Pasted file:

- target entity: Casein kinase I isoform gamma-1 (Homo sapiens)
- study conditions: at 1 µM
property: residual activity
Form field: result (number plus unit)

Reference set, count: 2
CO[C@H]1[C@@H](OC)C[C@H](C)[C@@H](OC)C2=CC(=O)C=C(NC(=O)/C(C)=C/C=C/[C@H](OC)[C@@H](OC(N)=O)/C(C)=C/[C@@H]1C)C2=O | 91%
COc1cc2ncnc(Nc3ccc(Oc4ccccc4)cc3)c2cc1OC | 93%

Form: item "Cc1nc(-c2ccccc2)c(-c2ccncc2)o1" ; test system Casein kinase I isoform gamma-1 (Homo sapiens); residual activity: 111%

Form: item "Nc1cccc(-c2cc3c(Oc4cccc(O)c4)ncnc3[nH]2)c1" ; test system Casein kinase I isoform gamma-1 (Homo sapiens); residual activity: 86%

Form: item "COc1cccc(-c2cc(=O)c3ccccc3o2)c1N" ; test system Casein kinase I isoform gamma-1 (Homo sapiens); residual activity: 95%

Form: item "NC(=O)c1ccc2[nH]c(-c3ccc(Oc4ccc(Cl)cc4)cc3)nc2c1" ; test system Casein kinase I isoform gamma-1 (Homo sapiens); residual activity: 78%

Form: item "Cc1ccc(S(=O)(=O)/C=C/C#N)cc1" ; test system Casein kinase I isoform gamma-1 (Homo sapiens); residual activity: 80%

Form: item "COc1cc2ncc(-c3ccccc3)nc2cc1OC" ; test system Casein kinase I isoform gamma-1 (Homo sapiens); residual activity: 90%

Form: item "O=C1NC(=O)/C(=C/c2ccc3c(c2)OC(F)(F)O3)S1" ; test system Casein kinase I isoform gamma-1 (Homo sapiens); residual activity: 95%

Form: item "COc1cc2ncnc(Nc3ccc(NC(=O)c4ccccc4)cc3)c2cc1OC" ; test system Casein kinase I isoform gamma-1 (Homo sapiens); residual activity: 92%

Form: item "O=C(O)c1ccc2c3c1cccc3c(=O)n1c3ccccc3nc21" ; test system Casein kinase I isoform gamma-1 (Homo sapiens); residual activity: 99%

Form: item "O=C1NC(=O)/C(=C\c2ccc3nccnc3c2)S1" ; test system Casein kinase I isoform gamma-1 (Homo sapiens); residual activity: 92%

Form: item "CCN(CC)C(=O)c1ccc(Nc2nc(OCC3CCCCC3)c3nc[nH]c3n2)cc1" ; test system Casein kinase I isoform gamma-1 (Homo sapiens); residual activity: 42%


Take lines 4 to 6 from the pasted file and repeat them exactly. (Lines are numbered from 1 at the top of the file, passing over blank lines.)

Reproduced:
Form field: result (number plus unit)

Reference set, count: 2
CO[C@H]1[C@@H](OC)C[C@H](C)[C@@H](OC)C2=CC(=O)C=C(NC(=O)/C(C)=C/C=C/[C@H](OC)[C@@H](OC(N)=O)/C(C)=C/[C@@H]1C)C2=O | 91%